One of the isomers of conjugated linoleic acid, a group of fatty acids found in milk, is a natural regulator of the COX-2 protein, which plays a significant role in inflammatory disease such as arthritis and cancer, according to a study published by University of Wisconsin-Madison researchers.
“It’s clear from previous research that conjugated linoleic acid, or CLA, prevents inflammatory damage resulting from immune response,” says Mark Cook, a professor of animal science in UW-Madison’s College of Agricultural and Life Sciences. “We’ve identified the biochemical mechanism by which this occurs.”
CLA, which is synthesized by microbial fermentation in the rumen of dairy cows, exists naturally in a number of structural forms. Cook’s team determined that one of the variants inhibits the COX-2 protein by blocking a key cellular pathway. The COX-2 protein is known to play a significant role in many inflammatory diseases and is an important drug target for treating arthritis and cancer, Cook says.
While the amount of the anti-inflammatory isomer of CLA in milk is small relative to other fatty acids in milk, there may still be enough to elicit an effect if someone consumes dairy products every day, says Cook. He is planning a study, in collaboration with researchers in the dairy science and food science departments, to determine whether the amount of anti-inflammatory CLA in milk can be increased by changing dairy cow diets.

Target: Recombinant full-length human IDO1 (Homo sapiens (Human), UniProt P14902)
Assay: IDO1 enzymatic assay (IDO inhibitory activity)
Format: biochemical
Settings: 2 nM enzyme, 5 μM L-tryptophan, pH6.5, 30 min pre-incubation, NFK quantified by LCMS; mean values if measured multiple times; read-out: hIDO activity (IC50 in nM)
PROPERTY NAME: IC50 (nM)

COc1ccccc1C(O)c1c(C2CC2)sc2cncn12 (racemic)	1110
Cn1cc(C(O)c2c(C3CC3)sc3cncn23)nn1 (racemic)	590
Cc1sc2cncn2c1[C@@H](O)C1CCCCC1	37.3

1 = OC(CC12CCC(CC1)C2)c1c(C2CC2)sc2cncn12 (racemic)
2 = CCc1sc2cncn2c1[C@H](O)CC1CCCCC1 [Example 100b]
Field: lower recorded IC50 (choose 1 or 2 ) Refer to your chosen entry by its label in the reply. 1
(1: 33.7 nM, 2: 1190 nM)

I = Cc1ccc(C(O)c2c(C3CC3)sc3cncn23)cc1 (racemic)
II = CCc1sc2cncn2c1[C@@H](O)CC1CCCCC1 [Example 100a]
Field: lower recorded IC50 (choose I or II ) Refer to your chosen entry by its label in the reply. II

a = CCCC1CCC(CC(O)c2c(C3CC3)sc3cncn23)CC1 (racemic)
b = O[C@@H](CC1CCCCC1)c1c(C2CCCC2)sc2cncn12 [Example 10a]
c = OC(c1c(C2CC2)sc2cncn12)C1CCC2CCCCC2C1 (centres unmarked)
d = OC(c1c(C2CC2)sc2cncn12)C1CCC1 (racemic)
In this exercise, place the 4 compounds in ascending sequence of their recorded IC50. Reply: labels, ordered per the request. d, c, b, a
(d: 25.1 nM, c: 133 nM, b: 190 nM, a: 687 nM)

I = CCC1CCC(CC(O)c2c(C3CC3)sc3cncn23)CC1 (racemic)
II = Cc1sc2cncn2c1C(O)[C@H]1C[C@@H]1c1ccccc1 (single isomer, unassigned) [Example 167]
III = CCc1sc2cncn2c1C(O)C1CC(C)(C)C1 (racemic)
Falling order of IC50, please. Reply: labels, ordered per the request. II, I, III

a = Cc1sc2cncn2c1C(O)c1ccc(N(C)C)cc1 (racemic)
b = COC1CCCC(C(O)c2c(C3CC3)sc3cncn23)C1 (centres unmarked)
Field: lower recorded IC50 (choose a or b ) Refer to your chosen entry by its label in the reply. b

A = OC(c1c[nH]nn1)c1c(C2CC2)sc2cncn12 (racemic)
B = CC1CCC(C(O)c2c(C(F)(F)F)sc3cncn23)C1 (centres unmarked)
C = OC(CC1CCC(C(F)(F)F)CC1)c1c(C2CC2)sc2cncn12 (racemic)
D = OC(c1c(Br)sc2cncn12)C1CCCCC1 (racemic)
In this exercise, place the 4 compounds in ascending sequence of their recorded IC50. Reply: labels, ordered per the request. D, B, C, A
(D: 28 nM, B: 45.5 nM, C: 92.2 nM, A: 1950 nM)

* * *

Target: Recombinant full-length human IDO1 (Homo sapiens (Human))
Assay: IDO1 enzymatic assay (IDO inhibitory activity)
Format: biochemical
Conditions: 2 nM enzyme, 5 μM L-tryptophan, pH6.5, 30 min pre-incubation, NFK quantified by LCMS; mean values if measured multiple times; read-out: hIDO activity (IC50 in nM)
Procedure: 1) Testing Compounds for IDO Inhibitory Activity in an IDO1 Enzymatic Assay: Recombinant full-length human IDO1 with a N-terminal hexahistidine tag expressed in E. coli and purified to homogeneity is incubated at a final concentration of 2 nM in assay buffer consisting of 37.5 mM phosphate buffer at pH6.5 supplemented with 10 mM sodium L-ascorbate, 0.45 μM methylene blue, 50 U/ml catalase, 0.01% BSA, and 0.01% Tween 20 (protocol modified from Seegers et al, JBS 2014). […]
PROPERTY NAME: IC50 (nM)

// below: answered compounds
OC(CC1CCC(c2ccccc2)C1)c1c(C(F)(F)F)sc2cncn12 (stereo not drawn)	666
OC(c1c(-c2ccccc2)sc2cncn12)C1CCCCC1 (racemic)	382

A poultry scientist, Cook’s interest in CLA arose when he began to investigate what seemed at first to be a simple question: Why does a chick or any other animal raised in a germ-free environment grow faster than one raised in a conventional environment?
“In animal agriculture, you can see as much as a five to ten percent difference in weight at a given age in a growing animal because a secondary effect of immune response is that it suppresses growth,” Cook says. The immune system protects the body by fighting disease, but the defense comes at a price, Cook says, including inflammation, muscle wasting and loss of appetite.
“Conventional wisdom dictates that you can increase growth by treating the animal with antibiotics to kill bacteria and avoid activating the immune defense system, but this raises long-term concerns about developing antibiotic resistance,” he adds. “You can also suppress the animal’s immune system, but that makes it much more susceptible to disease.”
However, Cook is interested in another approach: Using CLA as a natural way to prevent “collateral damage” from the immune system’s response to invading pathogens. “The ideal solution is to let the immune system fight bacteria, but at the same time to maintain the overall health of the system,” he says.
Cook is one of many UW-Madison researchers who are interested in the health benefits of CLA. Others include Michael Pariza, director of the Food Research Institute and chair of the food microbiology and toxicology department; James Ntambi of the biochemistry department; and Dale Schoeller of the nutritional sciences department.
His collaborators on the recent study include Guangming Li, a postdoctoral fellow in animal sciences; David Barnes, a former assistant professor of animal sciences; Daniel Butz, a former research associate in nutritional sciences; and Dale Bjorling, a professor of surgical sciences.
From University of Wisconsin-Madison